York resigns, Smith re-appointed to election post
The Tennessee State Election Commission made and approved appointment by the state to the Cumberland County Election Commission for the 2011—2013 term. Democratic party representatives Bob Austin and Lisa Phillips were reappointed; and Republican party representatives Jim A. Petty, Linda Baehr-Caldwell and Tim Claflin were newly appointed.
Petty, Claflin and Baehr-Caldwell replaced Calvin Smart, Thomas Henderson and Denver Cole, who served for one term from 2009—2011.
Just prior to the first meeting of the newly appointed election commission members, Cumberland County Administrator of Elections Sharon York resigned her position with the county election commission as of 4 p.m. Thursday, April 14.
The Cumberland County Election Commission met for a special-called meeting at 4 p.m. Thursday and received York's resignation by a letter that was hand delivered by Cumberland County Mayor Kenneth Carey. Carey delivered the letter to the election commission about five minutes before the meeting was scheduled to begin.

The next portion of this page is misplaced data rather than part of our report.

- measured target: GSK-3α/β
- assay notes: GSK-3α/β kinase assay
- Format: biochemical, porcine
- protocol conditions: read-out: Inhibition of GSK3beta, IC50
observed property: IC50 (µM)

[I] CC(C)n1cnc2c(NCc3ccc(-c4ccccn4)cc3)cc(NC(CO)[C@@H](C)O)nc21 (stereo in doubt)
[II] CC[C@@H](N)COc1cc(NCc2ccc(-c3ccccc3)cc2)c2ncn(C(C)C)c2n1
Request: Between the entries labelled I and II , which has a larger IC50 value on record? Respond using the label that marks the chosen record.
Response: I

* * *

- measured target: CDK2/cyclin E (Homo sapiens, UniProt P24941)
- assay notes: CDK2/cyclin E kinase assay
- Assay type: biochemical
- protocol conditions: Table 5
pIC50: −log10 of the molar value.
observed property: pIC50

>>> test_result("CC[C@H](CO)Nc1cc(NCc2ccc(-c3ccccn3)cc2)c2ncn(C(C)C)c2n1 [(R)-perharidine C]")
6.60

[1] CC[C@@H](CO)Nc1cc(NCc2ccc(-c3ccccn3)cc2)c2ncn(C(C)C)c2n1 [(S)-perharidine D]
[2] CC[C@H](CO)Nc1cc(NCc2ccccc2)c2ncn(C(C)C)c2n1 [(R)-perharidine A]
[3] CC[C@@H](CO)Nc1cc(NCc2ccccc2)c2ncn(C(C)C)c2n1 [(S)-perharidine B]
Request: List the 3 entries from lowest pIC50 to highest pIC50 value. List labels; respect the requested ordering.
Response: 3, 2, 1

Nearly two-weeks later the election commission rehired past county election administrator Suzanne Smith to her former post. Smith had served for more than 30 years in the position.
The action came two years after Smith was unceremoniously replaced in a movement orchestrated by state Republican officials and despite the objections of all of the locally elected Republican office holders.
Supreme Court reverses Smith Mountain ruling
In December, the Supreme Court of Tennessee reversed the ruling of the Court of Appeals and Chancellor Ronald Thurman in the case of Dave Brundage, Black Cat Lodge and several other residents of Smith Mountain versus Cumberland County and Smith Mountain Solutions, LLC.
The ruling means that the case filed against the county is back to square one and will be heard by Chancellor Thurman as it was supposed to in the beginning.